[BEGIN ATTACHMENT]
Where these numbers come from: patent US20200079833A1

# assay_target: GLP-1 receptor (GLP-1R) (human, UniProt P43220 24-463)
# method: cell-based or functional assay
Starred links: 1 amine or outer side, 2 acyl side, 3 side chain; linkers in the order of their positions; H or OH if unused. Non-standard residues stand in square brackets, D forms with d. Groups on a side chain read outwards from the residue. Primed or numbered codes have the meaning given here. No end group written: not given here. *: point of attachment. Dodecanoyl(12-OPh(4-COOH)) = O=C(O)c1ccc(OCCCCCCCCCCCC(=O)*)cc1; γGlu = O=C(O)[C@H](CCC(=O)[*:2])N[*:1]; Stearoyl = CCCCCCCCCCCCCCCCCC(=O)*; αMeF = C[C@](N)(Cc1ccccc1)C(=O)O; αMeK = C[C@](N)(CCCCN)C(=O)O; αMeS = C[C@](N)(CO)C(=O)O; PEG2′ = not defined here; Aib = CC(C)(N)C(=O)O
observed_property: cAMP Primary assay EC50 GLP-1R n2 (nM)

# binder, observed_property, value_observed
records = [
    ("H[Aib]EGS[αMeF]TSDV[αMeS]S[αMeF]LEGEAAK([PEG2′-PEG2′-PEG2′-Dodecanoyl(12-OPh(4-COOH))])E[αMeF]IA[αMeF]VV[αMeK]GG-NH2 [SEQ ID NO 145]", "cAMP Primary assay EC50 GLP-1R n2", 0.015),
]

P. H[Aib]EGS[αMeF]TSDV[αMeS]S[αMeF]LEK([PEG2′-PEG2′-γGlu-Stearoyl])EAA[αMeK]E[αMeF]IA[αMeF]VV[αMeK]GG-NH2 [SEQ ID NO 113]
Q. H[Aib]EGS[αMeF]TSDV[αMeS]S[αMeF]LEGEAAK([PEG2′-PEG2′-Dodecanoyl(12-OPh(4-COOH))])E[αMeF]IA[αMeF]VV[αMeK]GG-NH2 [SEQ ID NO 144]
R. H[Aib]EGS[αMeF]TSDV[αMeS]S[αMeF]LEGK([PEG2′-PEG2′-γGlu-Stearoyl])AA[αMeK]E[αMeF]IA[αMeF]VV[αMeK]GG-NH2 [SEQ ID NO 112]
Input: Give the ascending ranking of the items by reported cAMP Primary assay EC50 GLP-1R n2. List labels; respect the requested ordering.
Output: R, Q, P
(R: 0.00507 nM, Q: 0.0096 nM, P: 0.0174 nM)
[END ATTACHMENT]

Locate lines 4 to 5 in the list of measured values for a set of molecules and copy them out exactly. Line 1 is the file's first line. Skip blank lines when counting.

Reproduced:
Starred links: 1 amine or outer side, 2 acyl side, 3 side chain; linkers in the order of their positions; H or OH if unused. Non-standard residues stand in square brackets, D forms with d. Groups on a side chain read outwards from the residue. Primed or numbered codes have the meaning given here. No end group written: not given here. *: point of attachment. Dodecanoyl(12-OPh(4-COOH)) = O=C(O)c1ccc(OCCCCCCCCCCCC(=O)*)cc1; γGlu = O=C(O)[C@H](CCC(=O)[*:2])N[*:1]; Stearoyl = CCCCCCCCCCCCCCCCCC(=O)*; αMeF = C[C@](N)(Cc1ccccc1)C(=O)O; αMeK = C[C@](N)(CCCCN)C(=O)O; αMeS = C[C@](N)(CO)C(=O)O; PEG2′ = not defined here; Aib = CC(C)(N)C(=O)O
observed_property: cAMP Primary assay EC50 GLP-1R n2 (nM)